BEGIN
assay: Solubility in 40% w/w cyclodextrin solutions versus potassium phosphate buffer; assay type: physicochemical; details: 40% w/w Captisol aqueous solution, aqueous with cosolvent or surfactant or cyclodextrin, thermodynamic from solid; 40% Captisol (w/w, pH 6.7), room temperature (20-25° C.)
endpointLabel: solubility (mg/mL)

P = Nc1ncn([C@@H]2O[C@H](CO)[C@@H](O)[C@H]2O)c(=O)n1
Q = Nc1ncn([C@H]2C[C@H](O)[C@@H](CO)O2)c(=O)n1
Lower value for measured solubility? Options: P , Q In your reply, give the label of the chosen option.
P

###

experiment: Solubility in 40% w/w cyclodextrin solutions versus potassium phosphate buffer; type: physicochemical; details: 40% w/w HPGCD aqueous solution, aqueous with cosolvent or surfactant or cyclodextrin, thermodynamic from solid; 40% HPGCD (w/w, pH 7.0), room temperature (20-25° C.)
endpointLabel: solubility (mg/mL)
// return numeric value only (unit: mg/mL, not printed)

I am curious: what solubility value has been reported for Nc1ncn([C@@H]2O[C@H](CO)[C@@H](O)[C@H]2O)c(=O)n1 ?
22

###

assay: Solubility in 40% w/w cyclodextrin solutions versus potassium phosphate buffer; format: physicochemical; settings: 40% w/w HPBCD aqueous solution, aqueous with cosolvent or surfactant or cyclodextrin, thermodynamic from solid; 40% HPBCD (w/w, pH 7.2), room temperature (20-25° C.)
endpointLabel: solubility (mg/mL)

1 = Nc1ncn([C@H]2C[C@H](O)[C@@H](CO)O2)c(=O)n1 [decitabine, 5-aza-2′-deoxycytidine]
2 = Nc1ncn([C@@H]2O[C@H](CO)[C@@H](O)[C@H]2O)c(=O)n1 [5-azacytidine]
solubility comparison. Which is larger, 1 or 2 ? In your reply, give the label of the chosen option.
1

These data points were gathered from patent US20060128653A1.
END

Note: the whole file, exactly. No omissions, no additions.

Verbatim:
assay: Solubility in 40% w/w cyclodextrin solutions versus potassium phosphate buffer; assay type: physicochemical; details: 40% w/w Captisol aqueous solution, aqueous with cosolvent or surfactant or cyclodextrin, thermodynamic from solid; 40% Captisol (w/w, pH 6.7), room temperature (20-25° C.)
endpointLabel: solubility (mg/mL)

P = Nc1ncn([C@@H]2O[C@H](CO)[C@@H](O)[C@H]2O)c(=O)n1
Q = Nc1ncn([C@H]2C[C@H](O)[C@@H](CO)O2)c(=O)n1
Lower value for measured solubility? Options: P , Q In your reply, give the label of the chosen option.
P

###

experiment: Solubility in 40% w/w cyclodextrin solutions versus potassium phosphate buffer; type: physicochemical; details: 40% w/w HPGCD aqueous solution, aqueous with cosolvent or surfactant or cyclodextrin, thermodynamic from solid; 40% HPGCD (w/w, pH 7.0), room temperature (20-25° C.)
endpointLabel: solubility (mg/mL)
// return numeric value only (unit: mg/mL, not printed)

I am curious: what solubility value has been reported for Nc1ncn([C@@H]2O[C@H](CO)[C@@H](O)[C@H]2O)c(=O)n1 ?
22

###

assay: Solubility in 40% w/w cyclodextrin solutions versus potassium phosphate buffer; format: physicochemical; settings: 40% w/w HPBCD aqueous solution, aqueous with cosolvent or surfactant or cyclodextrin, thermodynamic from solid; 40% HPBCD (w/w, pH 7.2), room temperature (20-25° C.)
endpointLabel: solubility (mg/mL)

1 = Nc1ncn([C@H]2C[C@H](O)[C@@H](CO)O2)c(=O)n1 [decitabine, 5-aza-2′-deoxycytidine]
2 = Nc1ncn([C@@H]2O[C@H](CO)[C@@H](O)[C@H]2O)c(=O)n1 [5-azacytidine]
solubility comparison. Which is larger, 1 or 2 ? In your reply, give the label of the chosen option.
1

These data points were gathered from patent US20060128653A1.